"The best parts of the job are being able to discharge people for achieving their goals and learning how to manage symptoms. I also love working with so many different people. Each client brings something new to the table when we meet, so there is little repetition in the work. The worst part of the job is the cuts in services that happen quite frequently. This can mean getting less time to spend with a client or seeing services denied to people who really need them. I also don't like all of the paperwork that is involved in getting services authorized." (2010)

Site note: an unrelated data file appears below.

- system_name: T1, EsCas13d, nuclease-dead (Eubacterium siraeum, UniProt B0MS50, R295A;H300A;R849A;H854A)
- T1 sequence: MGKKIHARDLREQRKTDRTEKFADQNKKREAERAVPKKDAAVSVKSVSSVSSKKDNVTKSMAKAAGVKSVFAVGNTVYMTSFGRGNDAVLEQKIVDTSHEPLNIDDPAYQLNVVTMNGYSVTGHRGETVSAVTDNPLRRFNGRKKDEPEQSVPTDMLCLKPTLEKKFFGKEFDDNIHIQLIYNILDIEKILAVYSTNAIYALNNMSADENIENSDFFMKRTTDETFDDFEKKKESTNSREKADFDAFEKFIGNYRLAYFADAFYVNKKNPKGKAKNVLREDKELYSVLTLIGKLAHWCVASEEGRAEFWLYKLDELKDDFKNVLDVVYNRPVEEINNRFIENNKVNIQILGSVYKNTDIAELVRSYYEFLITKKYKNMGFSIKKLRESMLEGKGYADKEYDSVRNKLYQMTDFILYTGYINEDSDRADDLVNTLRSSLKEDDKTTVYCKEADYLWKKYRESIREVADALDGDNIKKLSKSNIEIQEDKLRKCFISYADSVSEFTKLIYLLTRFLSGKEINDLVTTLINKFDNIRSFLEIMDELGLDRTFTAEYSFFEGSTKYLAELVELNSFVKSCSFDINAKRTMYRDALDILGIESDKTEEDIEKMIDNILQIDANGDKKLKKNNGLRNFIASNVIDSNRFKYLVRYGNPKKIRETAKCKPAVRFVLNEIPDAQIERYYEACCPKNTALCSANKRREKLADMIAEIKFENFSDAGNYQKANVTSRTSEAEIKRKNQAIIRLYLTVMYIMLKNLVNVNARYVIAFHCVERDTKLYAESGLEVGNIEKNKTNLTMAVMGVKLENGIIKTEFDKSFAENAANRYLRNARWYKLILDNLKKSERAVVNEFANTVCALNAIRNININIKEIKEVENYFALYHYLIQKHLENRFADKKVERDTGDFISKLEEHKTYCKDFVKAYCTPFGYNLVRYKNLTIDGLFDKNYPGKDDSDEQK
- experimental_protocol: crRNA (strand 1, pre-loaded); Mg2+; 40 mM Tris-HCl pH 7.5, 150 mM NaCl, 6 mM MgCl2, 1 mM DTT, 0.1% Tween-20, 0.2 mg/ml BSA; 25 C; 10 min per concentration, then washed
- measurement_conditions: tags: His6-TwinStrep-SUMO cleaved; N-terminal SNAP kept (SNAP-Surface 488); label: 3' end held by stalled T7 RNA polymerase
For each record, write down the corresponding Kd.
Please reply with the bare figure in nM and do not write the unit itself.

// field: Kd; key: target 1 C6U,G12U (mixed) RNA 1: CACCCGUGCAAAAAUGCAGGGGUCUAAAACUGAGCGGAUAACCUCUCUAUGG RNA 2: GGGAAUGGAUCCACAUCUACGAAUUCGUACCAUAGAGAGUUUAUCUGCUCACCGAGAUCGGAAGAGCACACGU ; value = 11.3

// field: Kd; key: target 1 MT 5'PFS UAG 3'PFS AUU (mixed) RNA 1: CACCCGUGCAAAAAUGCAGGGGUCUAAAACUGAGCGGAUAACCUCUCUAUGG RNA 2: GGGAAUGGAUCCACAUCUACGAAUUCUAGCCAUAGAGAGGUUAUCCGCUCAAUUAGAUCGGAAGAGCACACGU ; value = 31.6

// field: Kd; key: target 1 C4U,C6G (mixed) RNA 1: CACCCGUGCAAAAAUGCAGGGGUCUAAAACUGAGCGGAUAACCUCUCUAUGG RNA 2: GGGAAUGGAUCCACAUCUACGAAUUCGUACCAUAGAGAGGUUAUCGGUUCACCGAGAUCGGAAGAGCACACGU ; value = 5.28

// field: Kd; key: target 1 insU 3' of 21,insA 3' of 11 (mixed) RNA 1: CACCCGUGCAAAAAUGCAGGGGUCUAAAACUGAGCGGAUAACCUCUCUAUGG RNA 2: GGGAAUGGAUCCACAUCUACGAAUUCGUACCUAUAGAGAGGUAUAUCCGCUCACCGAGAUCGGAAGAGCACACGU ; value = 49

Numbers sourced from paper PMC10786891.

Rehabilitation And Mental Health Counselor/ Adjunct Professor: "The worst part of the job is seeing individuals and families struggling with medical conditions and not getting active treatment to better their social, emotional, economic, and physical well being. The best part of the job is hearing expressions of gratitude from individuals and families turning a difficult situation into a healthy and dynamic lifestyle." (2010)
Residential Counselor: "The worst part of the job is when a patient gets verbally and physically abusive. Or when the patients get stubborn and refuse to do what's required of them: taking a shower, for example, or completing a workout. The best part is when the men are happy, laughing, joking with one another and comfortable and content with their surroundings. Also when you come back for your next shift and they greet you with a smile and a "Hello, how was your day?"" (2010)